Populist Brexit Party leader Nigel Farage on Monday withdrew his threat to challenge the governing Conservatives at every seat in next month's general election, in a boost for Prime Minister Boris Johnson.
Farage, a leading force behind the movement to leave the EU, had faced growing criticism that his party could split the eurosceptic vote on December 12, allowing pro-EU parties to seize a working majority and hold a second referendum on Brexit.
Instead, he vowed to contest hundreds of seats held by pro-European parties and the main opposition Labour Party, including those that backed "Leave" in the 2016 referendum -- which could still see him take votes from Johnson's Tories.
"The Brexit Party will not contest the 317 seats the Conservatives won at the last election," Farage said on the campaign trail in Hartlepool, northeast England, a Labour-held constituency that voted nearly 70 percent for Brexit.
"(It) prevents a second referendum from happening and that to me I think right now is the single most important thing," he added to rapturous applause from Brexit Party supporters.
The former leader of the UK Independence Party initially promised to field 600 candidates unless Johnson agreed to abandon the divorce terms he hammered out with Brussels last month.
Farage said the deal, which has yet to be ratified by parliament, would deliver "Brexit in name only". But the prime minister refused to withdraw the deal, forcing Farage to back down.
By ignoring Tory-held seats and promising to target Labour areas which voted for Brexit, he is seeking to capitalise on disillusionment with the opposition party's nuanced stance on the issue.
Labour has promised to negotiate a softer Brexit deal with the EU and then hold a second referendum -- a call backed by many smaller parties in the House of Commons -- with the option of staying in the EU on the ballot.
Johnson welcomed Farage's move, saying: "I'm glad that there's a recognition that there's only one way to get Brexit done and that's to vote for the Conservatives."
Farage was speaking as he campaigned in Hartlepool, a long-time working-class Labour area now being contested by Brexit Party chairman Richard Tice.
Labour's Mike Hill won the seat at the last election in 2017 with a majority of 7,650.
It was formerly represented by ex-prime minister Tony Blair's chief spin doctor-turned-EU trade commissioner Peter Mandelson and is no stranger to electoral firsts.
In 2002, Hartlepool's first directly elected mayor was a man dressed in the monkey suit costume of the local football club. He campaigned on a promise of free bananas for schoolchildren.
Property tycoon Tice insisted he will not splinter the eurosceptic vote because the Tories "end up basically being a paper candidate" in constituencies they have not won for years.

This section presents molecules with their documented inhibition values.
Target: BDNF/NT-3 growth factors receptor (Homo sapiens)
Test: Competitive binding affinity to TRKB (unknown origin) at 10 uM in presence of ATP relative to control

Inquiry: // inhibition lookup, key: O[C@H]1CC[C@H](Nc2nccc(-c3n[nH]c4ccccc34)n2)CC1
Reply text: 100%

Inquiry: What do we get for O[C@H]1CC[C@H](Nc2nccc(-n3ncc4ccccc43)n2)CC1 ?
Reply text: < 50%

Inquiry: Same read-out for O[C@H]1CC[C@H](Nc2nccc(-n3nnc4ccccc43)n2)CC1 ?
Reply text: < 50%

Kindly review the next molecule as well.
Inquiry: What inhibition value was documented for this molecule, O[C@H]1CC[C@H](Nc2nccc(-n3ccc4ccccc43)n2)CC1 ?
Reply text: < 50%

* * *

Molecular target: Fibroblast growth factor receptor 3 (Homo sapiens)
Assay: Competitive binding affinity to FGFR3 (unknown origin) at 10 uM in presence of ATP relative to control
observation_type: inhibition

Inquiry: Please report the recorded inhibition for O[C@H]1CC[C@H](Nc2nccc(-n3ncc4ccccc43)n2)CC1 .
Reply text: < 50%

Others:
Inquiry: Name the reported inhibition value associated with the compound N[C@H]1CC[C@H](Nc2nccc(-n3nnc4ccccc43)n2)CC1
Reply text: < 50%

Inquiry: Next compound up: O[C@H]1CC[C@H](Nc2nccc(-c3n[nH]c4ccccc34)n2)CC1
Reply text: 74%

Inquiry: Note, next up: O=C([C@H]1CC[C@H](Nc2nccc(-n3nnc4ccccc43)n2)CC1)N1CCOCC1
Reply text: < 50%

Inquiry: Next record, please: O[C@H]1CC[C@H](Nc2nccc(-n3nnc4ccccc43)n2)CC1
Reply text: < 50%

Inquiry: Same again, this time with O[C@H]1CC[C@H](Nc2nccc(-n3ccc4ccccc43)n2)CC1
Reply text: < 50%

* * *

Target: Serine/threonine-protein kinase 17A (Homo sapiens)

At the rally, Pat Stamper, 81, a former Labour voter said: "I'm with Nigel all the way. It's the only way to get out of the EU."
Sara Hobolt, a political expert at the London School of Economics, said the decision to reduce Brexit party candidates was a boost for Johnson.
"This makes a Tory majority much more likely," she tweeted.
The Conservatives won 317 out of 650 seats at the 2017 election but go into the vote defending only 298, after some MPs were expelled and others defected due to disagreements over Brexit.
Farage's decision could help the ruling party retain the most marginal of these seats.
But these alone are not enough to govern and the Conservatives could be forced to seek parliamentary alliances.
After 2017, the Tories formed an alliance with Northern Ireland's Democratic Unionists (DUP) to stay in power.
But the DUP is now vehemently opposed to Johnson's Brexit deal, fearing its implications for the British-ruled province.
Johnson himself is also aiming for Labour-held seats to boost his numbers.
In areas where Labour and the anti-Brexit Liberal Democrats are strong, the Brexit party "is more likely to take votes from the Conservatives than Labour," said Tim Bale, from Queen Mary University of London.
Labour accused Farage and Johnson of cooking up an alliance that threatened to "sell out our country" and pave the way for a post-Brexit trade deal that would open the state-run health service to US drugs firms.
"We urge voters to reject this Thatcherite 1980s tribute act, which would lead to more savage Tory attacks on working class communities," said Labour chairman Ian Lavery.
Copyright AFP. All rights reserved.